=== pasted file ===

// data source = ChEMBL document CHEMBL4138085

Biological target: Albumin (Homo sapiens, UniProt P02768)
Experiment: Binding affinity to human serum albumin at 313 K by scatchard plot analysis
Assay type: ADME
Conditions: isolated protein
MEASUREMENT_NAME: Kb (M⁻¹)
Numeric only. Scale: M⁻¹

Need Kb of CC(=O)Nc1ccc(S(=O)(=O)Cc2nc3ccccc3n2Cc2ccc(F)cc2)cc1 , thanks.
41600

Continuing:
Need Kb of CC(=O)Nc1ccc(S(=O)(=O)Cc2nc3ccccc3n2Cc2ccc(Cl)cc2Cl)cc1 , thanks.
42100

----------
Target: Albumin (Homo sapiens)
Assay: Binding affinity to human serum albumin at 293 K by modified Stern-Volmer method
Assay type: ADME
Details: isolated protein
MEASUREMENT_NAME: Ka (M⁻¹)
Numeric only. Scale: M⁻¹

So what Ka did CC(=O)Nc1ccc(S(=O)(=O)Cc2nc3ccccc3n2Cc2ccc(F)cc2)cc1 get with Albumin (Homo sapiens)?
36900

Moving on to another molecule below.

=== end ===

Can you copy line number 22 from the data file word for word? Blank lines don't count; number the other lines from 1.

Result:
Moving on to another molecule below.